‘Operation Bleach’: Boris Johnson Orders the Removal of Any References to the EU in British Laws

LONDON, ENGLAND - DECEMBER 30: Prime Minister, Boris Johnson signs a page of the Brexit trade deal with the EU in number 10 Downing Street on December 30, 2020 in London, United Kingdom. The United Kingdom and the European Union agreed a Trade and Cooperation Agreement, an Agreement on Nuclear …
Leon Neal/Getty Images

Prime Minister Boris Johnson has quietly embarked on a campaign to remove any reference to the European Union throughout tens of thousands of Britain’s laws, in what is being described in Whitehall as “Operation Bleach”.

In an attempt to cement the effect of Brexit into the laws of the land, civil servants have been ordered to scan through regulations and statutory instruments (SIs) spanning the four decades in which the UK was a member state of the EU.

The hope is that by removing any reference to the bloc, it would be more difficult for a future Labour Party government to dismantle Brexit, according to The Telegraph.

One source told the paper that officials are “looking at how we can cleanse our legislative framework of references to EU law, any kind of impact of EU law. It is going to be a mammoth task because there are thousands of pieces of legislation — statutory instruments, regulations; that sort of thing.”

Government ministers said that “Operation Bleach” will need to be completed before 2024 when the next general election is expected to happen and there is a possibility of pro-Brussels government taking power.

“This is the Government to do it — if a future Labour government won’t,” one minister said.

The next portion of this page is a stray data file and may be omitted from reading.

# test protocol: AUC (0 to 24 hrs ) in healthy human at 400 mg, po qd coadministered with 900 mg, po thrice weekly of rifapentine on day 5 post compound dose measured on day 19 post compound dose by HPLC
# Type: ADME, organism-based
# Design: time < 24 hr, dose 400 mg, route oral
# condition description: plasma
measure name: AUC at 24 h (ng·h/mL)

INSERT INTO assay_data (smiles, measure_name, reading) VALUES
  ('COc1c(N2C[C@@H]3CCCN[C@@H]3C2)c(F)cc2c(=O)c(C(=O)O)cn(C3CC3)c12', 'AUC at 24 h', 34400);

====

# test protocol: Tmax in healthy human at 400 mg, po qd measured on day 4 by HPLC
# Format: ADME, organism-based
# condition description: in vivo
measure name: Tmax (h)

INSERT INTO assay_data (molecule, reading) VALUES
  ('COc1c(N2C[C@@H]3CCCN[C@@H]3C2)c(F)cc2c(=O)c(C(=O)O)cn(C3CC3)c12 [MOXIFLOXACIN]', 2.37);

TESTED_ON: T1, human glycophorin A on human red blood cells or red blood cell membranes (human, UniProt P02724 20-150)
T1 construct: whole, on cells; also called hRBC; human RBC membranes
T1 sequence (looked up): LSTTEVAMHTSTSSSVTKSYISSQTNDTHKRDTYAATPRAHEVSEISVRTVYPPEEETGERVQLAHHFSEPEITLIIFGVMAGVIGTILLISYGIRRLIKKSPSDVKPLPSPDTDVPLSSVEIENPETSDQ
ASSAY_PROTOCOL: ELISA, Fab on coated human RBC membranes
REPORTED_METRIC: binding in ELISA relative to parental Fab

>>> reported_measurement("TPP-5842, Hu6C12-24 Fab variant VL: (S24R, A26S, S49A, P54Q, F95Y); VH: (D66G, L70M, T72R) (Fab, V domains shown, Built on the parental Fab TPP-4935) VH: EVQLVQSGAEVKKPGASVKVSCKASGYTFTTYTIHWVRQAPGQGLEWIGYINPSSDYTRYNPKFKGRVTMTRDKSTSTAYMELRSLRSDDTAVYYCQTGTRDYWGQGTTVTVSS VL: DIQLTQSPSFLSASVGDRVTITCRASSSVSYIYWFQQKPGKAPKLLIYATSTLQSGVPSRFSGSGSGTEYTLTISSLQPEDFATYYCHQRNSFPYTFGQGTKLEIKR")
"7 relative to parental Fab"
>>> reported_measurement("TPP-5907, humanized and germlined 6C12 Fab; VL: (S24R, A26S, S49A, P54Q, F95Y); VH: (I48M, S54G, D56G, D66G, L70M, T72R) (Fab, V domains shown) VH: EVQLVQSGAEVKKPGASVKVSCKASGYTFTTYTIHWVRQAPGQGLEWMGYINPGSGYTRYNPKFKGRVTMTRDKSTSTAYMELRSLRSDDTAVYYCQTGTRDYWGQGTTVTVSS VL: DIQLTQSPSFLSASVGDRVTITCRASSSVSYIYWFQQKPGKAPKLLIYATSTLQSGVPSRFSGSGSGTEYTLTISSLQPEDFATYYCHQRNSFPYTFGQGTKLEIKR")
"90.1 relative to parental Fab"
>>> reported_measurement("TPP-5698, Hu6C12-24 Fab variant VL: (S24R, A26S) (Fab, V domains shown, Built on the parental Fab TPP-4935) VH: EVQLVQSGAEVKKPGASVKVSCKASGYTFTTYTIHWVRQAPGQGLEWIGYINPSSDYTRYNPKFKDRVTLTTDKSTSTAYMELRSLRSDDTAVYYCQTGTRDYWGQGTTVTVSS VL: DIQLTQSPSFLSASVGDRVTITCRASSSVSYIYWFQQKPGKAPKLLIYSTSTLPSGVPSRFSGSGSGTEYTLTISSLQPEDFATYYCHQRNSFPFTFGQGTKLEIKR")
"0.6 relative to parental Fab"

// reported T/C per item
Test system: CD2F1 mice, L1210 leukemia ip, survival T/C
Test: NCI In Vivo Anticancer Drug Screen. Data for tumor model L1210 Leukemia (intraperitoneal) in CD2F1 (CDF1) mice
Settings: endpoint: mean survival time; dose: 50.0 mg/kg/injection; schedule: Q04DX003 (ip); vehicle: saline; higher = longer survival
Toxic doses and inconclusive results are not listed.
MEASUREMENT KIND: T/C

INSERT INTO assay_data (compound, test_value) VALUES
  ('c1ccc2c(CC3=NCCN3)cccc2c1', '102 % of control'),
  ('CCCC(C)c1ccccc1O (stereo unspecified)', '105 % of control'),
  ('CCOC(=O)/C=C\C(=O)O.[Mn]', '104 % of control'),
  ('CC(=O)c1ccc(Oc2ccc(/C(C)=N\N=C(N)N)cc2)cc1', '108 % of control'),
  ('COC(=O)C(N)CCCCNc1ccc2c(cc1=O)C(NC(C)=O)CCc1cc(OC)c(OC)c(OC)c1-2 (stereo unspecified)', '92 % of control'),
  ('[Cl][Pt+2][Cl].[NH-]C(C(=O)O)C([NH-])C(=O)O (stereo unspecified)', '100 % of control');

The chairman of the European Research Group, Mark Francois, said that following the 2016 EU referendum, Brexiteers made the “fundamental mistake” of easing up after they thought they had won the fight.

“In contrast, the ardent Remainers redoubled their efforts and, after much Parliamentary chicanery, very nearly overturned the result,” Mr Francois said.

“We must never repeat our gross error and always remain vigilant against any attempt to rejoin, especially from a Labour Party, led by a Remainer at heart,” he added.

The government is also concerned that were there any remaining references to the European Union in laws or regulations, then British judges may choose to differ to rulings made by the European Court of Justice.

“The fear that people have was not that we would have another referendum but there would be a slow creep, making references to court rulings,” a government minister said.

“People have wanted it so that if there were any change of view by future governments, at the very least it can’t go unnoticed,” the minister added.

On Sunday the leader of the Labour Party, Sir Keir Starmer, pronounced that the party would abandon his pledge to fight to restore the free movement of people within the European Union.

The Labour leader said that it will be important for his party to be honest with the public and let their voters know it would not be possible to renegotiate the treaty with the EU.

“Whether we like it or not, that is going to be the treaty that an incoming Labour government inherits and has to make work. And it is not being straight with the British public to say we can come into office in 2024 and operate some other treaty,” he said.

There has been a growing split within the party ranks in the parliament, however, with former Labour shadow minister Rosie Duffield claiming that the majority of Labour MPs “haven’t given up” and are “desperate to rejoin” the EU.

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